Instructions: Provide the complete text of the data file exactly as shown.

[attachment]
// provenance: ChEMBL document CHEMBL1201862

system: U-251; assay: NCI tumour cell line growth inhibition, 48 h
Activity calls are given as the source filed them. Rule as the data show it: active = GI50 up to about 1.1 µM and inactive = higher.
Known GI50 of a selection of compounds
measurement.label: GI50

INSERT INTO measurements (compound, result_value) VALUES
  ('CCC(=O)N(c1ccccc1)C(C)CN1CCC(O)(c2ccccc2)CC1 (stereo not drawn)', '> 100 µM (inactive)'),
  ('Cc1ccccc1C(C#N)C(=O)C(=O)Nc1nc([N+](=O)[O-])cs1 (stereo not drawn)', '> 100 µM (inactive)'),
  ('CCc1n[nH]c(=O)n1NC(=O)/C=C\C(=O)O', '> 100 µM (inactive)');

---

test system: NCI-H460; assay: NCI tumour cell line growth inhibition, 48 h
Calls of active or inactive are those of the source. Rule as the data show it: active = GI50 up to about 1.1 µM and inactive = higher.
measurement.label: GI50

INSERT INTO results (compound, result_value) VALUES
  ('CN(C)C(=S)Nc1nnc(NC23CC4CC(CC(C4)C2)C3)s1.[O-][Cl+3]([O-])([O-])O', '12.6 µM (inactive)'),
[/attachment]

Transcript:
// provenance: ChEMBL document CHEMBL1201862

system: U-251; assay: NCI tumour cell line growth inhibition, 48 h
Activity calls are given as the source filed them. Rule as the data show it: active = GI50 up to about 1.1 µM and inactive = higher.
Known GI50 of a selection of compounds
measurement.label: GI50

INSERT INTO measurements (compound, result_value) VALUES
  ('CCC(=O)N(c1ccccc1)C(C)CN1CCC(O)(c2ccccc2)CC1 (stereo not drawn)', '> 100 µM (inactive)'),
  ('Cc1ccccc1C(C#N)C(=O)C(=O)Nc1nc([N+](=O)[O-])cs1 (stereo not drawn)', '> 100 µM (inactive)'),
  ('CCc1n[nH]c(=O)n1NC(=O)/C=C\C(=O)O', '> 100 µM (inactive)');

---

test system: NCI-H460; assay: NCI tumour cell line growth inhibition, 48 h
Calls of active or inactive are those of the source. Rule as the data show it: active = GI50 up to about 1.1 µM and inactive = higher.
measurement.label: GI50

INSERT INTO results (compound, result_value) VALUES
  ('CN(C)C(=S)Nc1nnc(NC23CC4CC(CC(C4)C2)C3)s1.[O-][Cl+3]([O-])([O-])O', '12.6 µM (inactive)'),